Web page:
by Hatta (162192) on Tuesday October 18, 2011 @04:29PM (#37755038) Journal

      Never mind, I should RTFA. For the rest of us who didn't: encrypted.google.com [google.com].

    • by Anonymous Coward

      It's not Google divulging your searches to websites, it's you. Well, it's your web browser to be more precise, see http://en.wikipedia.org/wiki/HTTP_referrer especially the section on Referrer hiding.

    • by blair1q (305137)

      Google tracks you plenty without you signing in.

    • Re:Some deal (Score:4, Insightful)

      by scdeimos (632778) on Tuesday October 18, 2011 @05:03PM (#37755364)
      You are the product.
  • by Anonymous Coward

    On one hand automatic encription for logged in users. On the other hand google can track you better if your logged in. When your logged in they can build a profile on you based on your search terms. But many people are logged in anyways. So mixed bag.

  • Good or bad? (Score:5, Insightful)

    by Daetrin (576516) on Tuesday October 18, 2011 @04:27PM (#37755012)
    Is this going to be considered good because it helps protect our privacy from the websites? Or bad because Google is effectively monetizing the private information by keeping the details to themselves (and using it?) while only handing out aggregate data to everyone else? I can see arguments being made either way.
    • The thing I noticed was that they called out organic searches only. Does this mean the paid links in search will still have access to the search terms used?
      • by Pharmboy (216950)

        The thing I noticed was that they called out organic searches only. Does this mean the paid links in search will still have access to the search terms used?

        You can easily tell which search term was used by using a different address for each search term. (Google allows you to show only the domain name and not the full URL in ads) We have done this for years to a small extent. If you really want to get technical, you make the link for a search term (example: "soap") to be like "www.mydomain.com/myapp.cgi?so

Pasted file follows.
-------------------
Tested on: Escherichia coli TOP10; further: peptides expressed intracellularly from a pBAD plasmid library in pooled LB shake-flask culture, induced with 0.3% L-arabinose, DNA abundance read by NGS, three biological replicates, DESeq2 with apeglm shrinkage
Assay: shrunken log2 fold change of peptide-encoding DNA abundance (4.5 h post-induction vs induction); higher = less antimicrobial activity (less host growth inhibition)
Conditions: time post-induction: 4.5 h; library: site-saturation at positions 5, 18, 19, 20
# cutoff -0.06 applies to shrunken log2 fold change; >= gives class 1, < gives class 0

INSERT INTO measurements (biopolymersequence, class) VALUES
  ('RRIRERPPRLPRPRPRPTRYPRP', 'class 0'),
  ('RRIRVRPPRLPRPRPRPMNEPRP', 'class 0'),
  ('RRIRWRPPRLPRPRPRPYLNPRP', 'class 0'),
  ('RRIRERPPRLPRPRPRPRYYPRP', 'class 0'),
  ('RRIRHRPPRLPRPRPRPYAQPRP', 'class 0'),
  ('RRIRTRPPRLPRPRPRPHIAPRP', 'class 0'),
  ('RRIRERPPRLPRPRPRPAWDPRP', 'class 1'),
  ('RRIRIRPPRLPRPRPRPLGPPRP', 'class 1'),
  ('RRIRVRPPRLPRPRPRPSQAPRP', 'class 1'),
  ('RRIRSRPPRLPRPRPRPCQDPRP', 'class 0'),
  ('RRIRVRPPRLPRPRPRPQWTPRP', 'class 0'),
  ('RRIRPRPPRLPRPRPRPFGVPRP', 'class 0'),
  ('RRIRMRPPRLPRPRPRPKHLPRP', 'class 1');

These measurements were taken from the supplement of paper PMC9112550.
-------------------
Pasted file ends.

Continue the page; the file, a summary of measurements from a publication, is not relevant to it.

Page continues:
• Re:Good or bad? (Score:5, Insightful)

      by blair1q (305137) on Tuesday October 18, 2011 @05:00PM (#37755348) Journal

      How is it private information when you presented it to Google for them to do the legwork on finding 1.8 million matching websites?

      They're making it a shared secret between you and Google instead of a broadcast message to every link you choose to click.

      They're monetizing it because, well, they are the ones who gave you the free advice. 1.8 million times.

  • Unfortunately, it's a bit of a tradeoff. Instead of third party sites getting more details on how you arrived there, Google gets to build a more detailed profile on you via your user name now instead of simply your IP address. I don't particularly care for it either way.
    • by canajin56 (660655)
      Encrypted search works without being signed in. It's also 4 months old. The news is they are making it default for signed in users, not that it exists.
      • One and a half years old, not 4 months old. They said the encrypted search was introduced 4 months after encrypted Gmail was standardized, back in January last year.

      • by Baloroth (2370816)
        It's more than 4 months old. I've been using Google SSL searches since last summer some time. Basically, all this news means is that Google feels their SSL search is ready for wider deployment.
    • Unfortunately, it's a bit of a tradeoff. Instead of third party sites getting more details on how you arrived there, Google gets to build a more detailed profile on you via your user name now instead of simply your IP address.

      That would be a "tradeoff", if non-logged-in users couldn't also use encrypted Google search with the same features: https://encrypted.google.com/ [google.com]

  • by Anonymous Coward

    Good idea, but before the Internet was polluted with marketers and search engine spammers.

    I've left referrers disabled for years.

  • by Anonymous Coward

    For the version of firefox I'm using now:
    HTTPS to HTTPS - Passed
    HTTP to HTTP - Passed
    HTTP to HTTPS - Passed
    HTTPS to HTTP - Not passed

    So if you want the referrer as a webmaster, run a secure site

    • Sure, but the link farms don't want to pay for SSL certificates for their subdomains such as https://viagra.spamsite.com/ [spamsite.com] , https://buy-viagra.spamsite.com/ [spamsite.com] , etc. I think I'm going to like this change.
    • by mounthood (993037)